I cannot claim to be a big fan of westerns, but some are so incredible that they belong in the must-watch pile of any movie lover. It took long time for me to gain an appreciation for the genre, and I am sure in time it will continue to grow. The movie that won me over was Tombstone. Although it is a relatively recent film, we all have to start somewhere, right?
As I have continued to watch more westerns, the one name that always draws me is Clint Eastwood. The man is the prototypical bad ass cowboy. This time around I have found his 1976 film, The Outlaw Josey Wales. I found it to be a good, not great film, interesting but not as involving as I had expected it to be.
Josey Wales is the second western to be directed by Eastwood, after 1973's High Plains Drifter. This movie sees Eastwood stepping from the shadow of the spaghetti westerns he made with Sergio Leone in the 1960s. Eastwood's character doesn't quite live in the grey space of, say, A Fistful of Dollars, but he does retain much of the complexity shown there. Josey Wales is neither good guy nor bad guy. Having lost much of what he values in life, Josey is driven by revenge, and the film chronicles his journey as he tries to regain himself.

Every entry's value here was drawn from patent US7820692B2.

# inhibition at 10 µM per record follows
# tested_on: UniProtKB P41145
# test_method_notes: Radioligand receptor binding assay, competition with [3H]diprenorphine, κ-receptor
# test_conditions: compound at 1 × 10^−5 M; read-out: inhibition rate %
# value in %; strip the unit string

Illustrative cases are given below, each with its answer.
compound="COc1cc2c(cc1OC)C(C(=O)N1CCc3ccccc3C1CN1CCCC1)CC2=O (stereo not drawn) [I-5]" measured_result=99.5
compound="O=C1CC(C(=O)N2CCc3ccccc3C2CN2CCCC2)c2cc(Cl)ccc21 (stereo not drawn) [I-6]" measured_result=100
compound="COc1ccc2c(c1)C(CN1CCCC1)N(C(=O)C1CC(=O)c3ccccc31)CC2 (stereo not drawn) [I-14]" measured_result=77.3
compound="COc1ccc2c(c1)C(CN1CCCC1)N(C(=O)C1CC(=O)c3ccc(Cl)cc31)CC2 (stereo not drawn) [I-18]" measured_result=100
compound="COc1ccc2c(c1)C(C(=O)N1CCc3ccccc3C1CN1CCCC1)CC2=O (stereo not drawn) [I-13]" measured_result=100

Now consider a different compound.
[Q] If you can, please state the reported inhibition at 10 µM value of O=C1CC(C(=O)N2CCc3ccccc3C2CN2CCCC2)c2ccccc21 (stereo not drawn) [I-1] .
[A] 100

The movie starts with Josey's wife and young son being brutally murdered while he is unable to do anything. It is a great loss, robbing him of his identity, before we even know what that identity is. With this tragedy in his rear view mirror, he sets out for revenge and death.
Along the way he meets a series of characters, both good and bad as Josey navigates a changing post-Civil War world. Choosing to be an outlaw rather than swear allegiance next to the men who took his family from him, he would rather welcome death, once his guns are wrenched from his corpse.